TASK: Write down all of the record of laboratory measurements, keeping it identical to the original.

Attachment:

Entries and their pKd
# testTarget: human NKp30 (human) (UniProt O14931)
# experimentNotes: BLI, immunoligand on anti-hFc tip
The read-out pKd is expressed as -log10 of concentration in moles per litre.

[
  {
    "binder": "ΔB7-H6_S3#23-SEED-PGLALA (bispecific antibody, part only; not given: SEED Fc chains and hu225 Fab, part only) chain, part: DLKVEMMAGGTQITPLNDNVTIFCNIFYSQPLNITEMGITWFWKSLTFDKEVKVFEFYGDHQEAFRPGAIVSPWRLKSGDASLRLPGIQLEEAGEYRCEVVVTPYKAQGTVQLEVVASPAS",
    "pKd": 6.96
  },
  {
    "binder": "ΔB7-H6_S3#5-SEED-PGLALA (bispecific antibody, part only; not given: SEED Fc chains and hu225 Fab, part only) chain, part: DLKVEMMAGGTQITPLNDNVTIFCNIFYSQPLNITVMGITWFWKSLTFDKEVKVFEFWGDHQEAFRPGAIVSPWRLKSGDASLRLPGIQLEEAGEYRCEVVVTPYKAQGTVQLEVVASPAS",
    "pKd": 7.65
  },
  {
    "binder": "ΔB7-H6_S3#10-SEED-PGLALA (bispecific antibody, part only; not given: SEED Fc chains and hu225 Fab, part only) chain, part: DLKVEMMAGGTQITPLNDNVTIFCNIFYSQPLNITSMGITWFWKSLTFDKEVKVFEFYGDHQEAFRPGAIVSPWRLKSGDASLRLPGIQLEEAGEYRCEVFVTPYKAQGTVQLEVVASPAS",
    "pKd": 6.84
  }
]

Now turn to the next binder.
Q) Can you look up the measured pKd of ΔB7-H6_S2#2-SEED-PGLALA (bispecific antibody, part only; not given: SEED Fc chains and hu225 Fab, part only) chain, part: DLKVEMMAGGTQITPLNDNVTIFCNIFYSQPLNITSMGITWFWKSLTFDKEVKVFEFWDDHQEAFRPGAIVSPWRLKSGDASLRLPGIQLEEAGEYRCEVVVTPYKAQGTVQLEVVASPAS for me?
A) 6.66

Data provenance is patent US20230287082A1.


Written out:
Entries and their pKd
# testTarget: human NKp30 (human) (UniProt O14931)
# experimentNotes: BLI, immunoligand on anti-hFc tip
The read-out pKd is expressed as -log10 of concentration in moles per litre.

[
  {
    "binder": "ΔB7-H6_S3#23-SEED-PGLALA (bispecific antibody, part only; not given: SEED Fc chains and hu225 Fab, part only) chain, part: DLKVEMMAGGTQITPLNDNVTIFCNIFYSQPLNITEMGITWFWKSLTFDKEVKVFEFYGDHQEAFRPGAIVSPWRLKSGDASLRLPGIQLEEAGEYRCEVVVTPYKAQGTVQLEVVASPAS",
    "pKd": 6.96
  },
  {
    "binder": "ΔB7-H6_S3#5-SEED-PGLALA (bispecific antibody, part only; not given: SEED Fc chains and hu225 Fab, part only) chain, part: DLKVEMMAGGTQITPLNDNVTIFCNIFYSQPLNITVMGITWFWKSLTFDKEVKVFEFWGDHQEAFRPGAIVSPWRLKSGDASLRLPGIQLEEAGEYRCEVVVTPYKAQGTVQLEVVASPAS",
    "pKd": 7.65
  },
  {
    "binder": "ΔB7-H6_S3#10-SEED-PGLALA (bispecific antibody, part only; not given: SEED Fc chains and hu225 Fab, part only) chain, part: DLKVEMMAGGTQITPLNDNVTIFCNIFYSQPLNITSMGITWFWKSLTFDKEVKVFEFYGDHQEAFRPGAIVSPWRLKSGDASLRLPGIQLEEAGEYRCEVFVTPYKAQGTVQLEVVASPAS",
    "pKd": 6.84
  }
]

Now turn to the next binder.
Q) Can you look up the measured pKd of ΔB7-H6_S2#2-SEED-PGLALA (bispecific antibody, part only; not given: SEED Fc chains and hu225 Fab, part only) chain, part: DLKVEMMAGGTQITPLNDNVTIFCNIFYSQPLNITSMGITWFWKSLTFDKEVKVFEFWDDHQEAFRPGAIVSPWRLKSGDASLRLPGIQLEEAGEYRCEVVVTPYKAQGTVQLEVVASPAS for me?
A) 6.66

Data provenance is patent US20230287082A1.